Traders can reduce risk by trading products that aren’t closely tied to unpredictable macroeconomic swings
Basing trading decisions on an opinion about the economy isn’t easy. One indicator may signal strength while another indicates weakness. Meanwhile, economists and the Fed hedge their statements.
It’s enough to make an investor yearn to be free from economic risk. With that in mind, let’s review some products that aren’t tied too closely to macroeconomic swings.
First comes the definition of a macroeconomic swing. To keep things simple, use the S&P 500 Index as the gauge for how the economy is performing. Basically, when the index goes up over a long period of time, consider that a “good economy,” and when the index goes down, consider that a “bad economy.”
Next, determine what defines a “relationship” between two products. In finance, correlation is the most commonly used measure for determining such relationships. Correlation is a number, ranging from -1 to +1. Where the number is in that range shows the strength or weakness of the relationship between the two products.
If two products have a correlation close to + 1, then they’re strongly related. So when one product rises, the other does, too. When one product falls, so does the other. If the S&P 500 and the ecomomy move in tandem, and a product has a correlation to the S&P 500 of close to +1, then that product is economically sensitive. If the product has a correlation to the S&P 500 of close to -1, it’s also economically sensitive. An (inverse) correlation of negative 1 means the two prices move in opposite directions—when one goes up, the other goes down, and vice versa. The main point, however, is that the prices affect each other.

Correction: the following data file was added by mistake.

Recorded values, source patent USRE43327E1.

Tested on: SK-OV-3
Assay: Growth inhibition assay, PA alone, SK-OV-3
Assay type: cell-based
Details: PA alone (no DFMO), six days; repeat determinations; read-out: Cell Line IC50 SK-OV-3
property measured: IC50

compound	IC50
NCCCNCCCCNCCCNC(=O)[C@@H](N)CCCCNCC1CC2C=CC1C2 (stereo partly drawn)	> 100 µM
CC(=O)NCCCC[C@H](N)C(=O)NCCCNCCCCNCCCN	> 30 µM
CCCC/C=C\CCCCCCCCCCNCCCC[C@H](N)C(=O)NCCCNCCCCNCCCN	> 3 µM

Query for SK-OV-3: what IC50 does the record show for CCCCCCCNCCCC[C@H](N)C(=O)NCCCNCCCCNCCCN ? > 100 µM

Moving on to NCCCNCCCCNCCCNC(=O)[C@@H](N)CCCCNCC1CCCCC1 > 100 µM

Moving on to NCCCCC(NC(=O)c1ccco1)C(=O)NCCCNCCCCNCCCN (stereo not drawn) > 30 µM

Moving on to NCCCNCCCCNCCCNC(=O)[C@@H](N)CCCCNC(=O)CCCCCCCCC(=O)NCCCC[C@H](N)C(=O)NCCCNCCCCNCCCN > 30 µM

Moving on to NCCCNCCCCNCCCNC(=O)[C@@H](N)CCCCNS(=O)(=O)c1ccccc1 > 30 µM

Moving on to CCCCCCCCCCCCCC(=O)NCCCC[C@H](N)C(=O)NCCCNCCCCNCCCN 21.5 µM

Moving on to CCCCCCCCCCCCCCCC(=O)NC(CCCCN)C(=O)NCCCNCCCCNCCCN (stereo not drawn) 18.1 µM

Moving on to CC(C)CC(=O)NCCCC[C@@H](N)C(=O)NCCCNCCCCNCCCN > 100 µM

If two products have a correlation close to zero, then there’s no relationship between the two products. In other words, the movement of one does not affect the other. To find products that have little or no relationship to macroeconomic swings (i.e., the S&P 500), look for a correlation of close to zero with the S&P 500.
Five entities—including economic sectors, commodity products and currency products—that bear the smallest correlation to the S&P 500 are listed to the right.
Notice that the utilities sector is the least-affected economic sector that isn’t commodity—or currency-based. Overall, commodities and currencies provide great diversification to an equity portfolio because their prices do not depend on economic swings.
Adding a little more complexity to this, by selling an at-the-money put in each of these underlying every 30 days, actually reduces the risk of the overall position by roughly a third, compared with buying and holding 100 shares of the outright underlying. This is because options have other factors that determine their price besides just the underlying price. This reduction in risk also happens because even though options prices are correlated to the underlying, they are not 100% correlated. This lower overall correlation between the underlying and the at-the-money put option means that the option has an even lower correlation with the S&P 500 than the outright stock would have.
When making trade decisions going forward, look at the correlation to the S&P 500 when determining how sensitive or insensitive a stock, commodity or sector is to economic swings. The information’s easily accessible on most trading platforms.
Anton Kulikov is a trader, data scientist and research analyst at tastytrade.